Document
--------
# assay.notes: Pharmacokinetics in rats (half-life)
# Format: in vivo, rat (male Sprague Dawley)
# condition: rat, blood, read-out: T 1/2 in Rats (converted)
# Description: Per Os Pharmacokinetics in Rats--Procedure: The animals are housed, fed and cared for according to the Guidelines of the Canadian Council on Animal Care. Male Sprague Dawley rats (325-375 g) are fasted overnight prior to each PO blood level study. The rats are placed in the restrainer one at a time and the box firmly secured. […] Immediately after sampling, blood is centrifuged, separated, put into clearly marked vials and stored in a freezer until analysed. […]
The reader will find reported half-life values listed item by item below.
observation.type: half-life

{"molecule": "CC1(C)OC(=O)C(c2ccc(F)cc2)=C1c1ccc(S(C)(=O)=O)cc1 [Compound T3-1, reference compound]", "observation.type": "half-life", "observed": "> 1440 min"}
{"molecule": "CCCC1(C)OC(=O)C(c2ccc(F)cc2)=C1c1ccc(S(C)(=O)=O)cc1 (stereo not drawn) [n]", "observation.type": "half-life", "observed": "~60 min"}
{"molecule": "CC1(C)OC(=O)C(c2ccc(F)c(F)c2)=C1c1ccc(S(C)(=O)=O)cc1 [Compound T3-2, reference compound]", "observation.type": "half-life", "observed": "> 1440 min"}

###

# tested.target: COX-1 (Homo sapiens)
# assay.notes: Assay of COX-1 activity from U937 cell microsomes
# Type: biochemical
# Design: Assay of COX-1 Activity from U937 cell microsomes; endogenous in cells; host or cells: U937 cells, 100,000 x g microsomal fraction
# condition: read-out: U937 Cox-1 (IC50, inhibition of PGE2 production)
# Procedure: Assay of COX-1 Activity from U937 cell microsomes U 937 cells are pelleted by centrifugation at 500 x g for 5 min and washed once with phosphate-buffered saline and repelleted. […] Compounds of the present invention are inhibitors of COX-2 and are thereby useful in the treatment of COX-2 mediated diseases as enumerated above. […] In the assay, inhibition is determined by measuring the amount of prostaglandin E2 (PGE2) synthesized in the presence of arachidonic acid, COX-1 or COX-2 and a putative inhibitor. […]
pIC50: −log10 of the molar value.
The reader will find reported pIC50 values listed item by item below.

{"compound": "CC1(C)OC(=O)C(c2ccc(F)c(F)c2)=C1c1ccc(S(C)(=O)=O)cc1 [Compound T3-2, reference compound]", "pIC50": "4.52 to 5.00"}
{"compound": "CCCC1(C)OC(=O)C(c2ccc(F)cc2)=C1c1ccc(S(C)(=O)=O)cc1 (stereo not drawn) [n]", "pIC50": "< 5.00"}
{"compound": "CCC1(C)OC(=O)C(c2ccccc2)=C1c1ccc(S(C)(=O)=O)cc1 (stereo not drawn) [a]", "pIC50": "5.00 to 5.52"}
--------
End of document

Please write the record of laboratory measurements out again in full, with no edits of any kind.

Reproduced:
# assay.notes: Pharmacokinetics in rats (half-life)
# Format: in vivo, rat (male Sprague Dawley)
# condition: rat, blood, read-out: T 1/2 in Rats (converted)
# Description: Per Os Pharmacokinetics in Rats--Procedure: The animals are housed, fed and cared for according to the Guidelines of the Canadian Council on Animal Care. Male Sprague Dawley rats (325-375 g) are fasted overnight prior to each PO blood level study. The rats are placed in the restrainer one at a time and the box firmly secured. […] Immediately after sampling, blood is centrifuged, separated, put into clearly marked vials and stored in a freezer until analysed. […]
The reader will find reported half-life values listed item by item below.
observation.type: half-life

{"molecule": "CC1(C)OC(=O)C(c2ccc(F)cc2)=C1c1ccc(S(C)(=O)=O)cc1 [Compound T3-1, reference compound]", "observation.type": "half-life", "observed": "> 1440 min"}
{"molecule": "CCCC1(C)OC(=O)C(c2ccc(F)cc2)=C1c1ccc(S(C)(=O)=O)cc1 (stereo not drawn) [n]", "observation.type": "half-life", "observed": "~60 min"}
{"molecule": "CC1(C)OC(=O)C(c2ccc(F)c(F)c2)=C1c1ccc(S(C)(=O)=O)cc1 [Compound T3-2, reference compound]", "observation.type": "half-life", "observed": "> 1440 min"}

###

# tested.target: COX-1 (Homo sapiens)
# assay.notes: Assay of COX-1 activity from U937 cell microsomes
# Type: biochemical
# Design: Assay of COX-1 Activity from U937 cell microsomes; endogenous in cells; host or cells: U937 cells, 100,000 x g microsomal fraction
# condition: read-out: U937 Cox-1 (IC50, inhibition of PGE2 production)
# Procedure: Assay of COX-1 Activity from U937 cell microsomes U 937 cells are pelleted by centrifugation at 500 x g for 5 min and washed once with phosphate-buffered saline and repelleted. […] Compounds of the present invention are inhibitors of COX-2 and are thereby useful in the treatment of COX-2 mediated diseases as enumerated above. […] In the assay, inhibition is determined by measuring the amount of prostaglandin E2 (PGE2) synthesized in the presence of arachidonic acid, COX-1 or COX-2 and a putative inhibitor. […]
pIC50: −log10 of the molar value.
The reader will find reported pIC50 values listed item by item below.

{"compound": "CC1(C)OC(=O)C(c2ccc(F)c(F)c2)=C1c1ccc(S(C)(=O)=O)cc1 [Compound T3-2, reference compound]", "pIC50": "4.52 to 5.00"}
{"compound": "CCCC1(C)OC(=O)C(c2ccc(F)cc2)=C1c1ccc(S(C)(=O)=O)cc1 (stereo not drawn) [n]", "pIC50": "< 5.00"}
{"compound": "CCC1(C)OC(=O)C(c2ccccc2)=C1c1ccc(S(C)(=O)=O)cc1 (stereo not drawn) [a]", "pIC50": "5.00 to 5.52"}